HBO Go Asia just concluded the release of the Filipino series, OTJ (On the Job) which managed to turn heads as soon as it was announced on the platform. It was intriguing news primarily for two reasons — OTJ being the first Filipino show to stream on HBO and the mystery behind the direction of the show. I was initially perplexed to hear the news regarding the On the Job series — confused if it was just an extended version of the 2013 film. Ultimately I opted to check it out and to my surprise, I was more than pleased with my decision to do so.

On the Job HBO Series: A Brief Overview

As mentioned, On the Job or also abbreviated as OTJ, was first released back in 2013 and is directed by Erik Matti. In order to provide some clarity as to what the On the Job series experience provides — think of the first two episodes as the extended director’s cut for the 2013 film and the episodes to follow make up the 3-hour long sequel entitled On the Job: The Missing 8. It was this very sequel that was first shown in the Venice Film Festival which also earned John Arcilla (Heneral Luna) an award for best actor.

On the Job: The Missing 8': Perfect timing, 'glimpse of' the Philippines

The entire series dives into the nitty-gritty and complicated nature of Philippine politics. This show is a social commentary regarding the complexities in governing bodies and the men and women behind them which is done so brilliantly in a completely expressive art form. Throughout the 6 episodes, we follow the corruption that blatantly occurs within the government and institutions such as the local police force and journalistic platforms. What adds complexity to the story is the addition of characters who have been locked up in jail while serving as contractual assassins brought out to clean up loose ends for the political overlords. The Missing 8 storyline however zeroes in on a corrupt journalist’s journey as his world, morals, and ideals shift when 8 of his co-workers, including his close friend and his child, mysteriously vanish.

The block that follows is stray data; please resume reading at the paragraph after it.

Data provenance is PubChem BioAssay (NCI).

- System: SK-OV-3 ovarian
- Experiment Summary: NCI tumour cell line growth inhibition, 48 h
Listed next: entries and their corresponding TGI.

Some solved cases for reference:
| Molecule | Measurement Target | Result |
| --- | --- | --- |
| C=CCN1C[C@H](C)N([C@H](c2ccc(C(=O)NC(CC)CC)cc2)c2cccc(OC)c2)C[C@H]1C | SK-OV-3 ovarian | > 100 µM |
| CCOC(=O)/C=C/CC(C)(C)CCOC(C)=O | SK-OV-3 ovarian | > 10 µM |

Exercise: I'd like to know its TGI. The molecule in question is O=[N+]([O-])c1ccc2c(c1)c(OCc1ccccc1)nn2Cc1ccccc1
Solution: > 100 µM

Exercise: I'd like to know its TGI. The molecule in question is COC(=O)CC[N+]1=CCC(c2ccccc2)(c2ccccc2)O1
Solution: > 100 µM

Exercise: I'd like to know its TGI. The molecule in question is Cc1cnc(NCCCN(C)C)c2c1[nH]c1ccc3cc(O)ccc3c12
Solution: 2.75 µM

On The Job Series: Spoiler Warnings

There may be a couple of broad strokes that may tend to be spoiler-y but for the most part, will veer away from spoilers as we will leave out any major plot points that may ruin your viewing experience. It’s also good to take note that this review will focus more on The Missing 8 storyline which is made up of the last four episodes.

Continuity: A Shared Universe and Story

On The Job HBO Asia Release Date, News, Cast, Trailer and Spoilers

The first two episodes contain the exact storyline from the first film with a few added scenes here and there. This serves as a much-needed refresher on an already amazing story. Gears shift by the time that the third episode kicks in as we are taken far from the underbelly of Manila and into the rural and seemingly peaceful provincial town of La Paz. The transition admittedly may have been abrupt but the thematic message provides a sense of familiarity and unity that help paint an even bigger picture behind how deep the corruption in the government actually goes. The appearances of characters from the first film also help with the continuity of the entire show — proof of a single unified story that occurs in different groups of people.

Amazing Performances by an All-Star Cast

On The Job': Erik Matti's Venice-Bound Project Sets HBO GO Asian Bow - Variety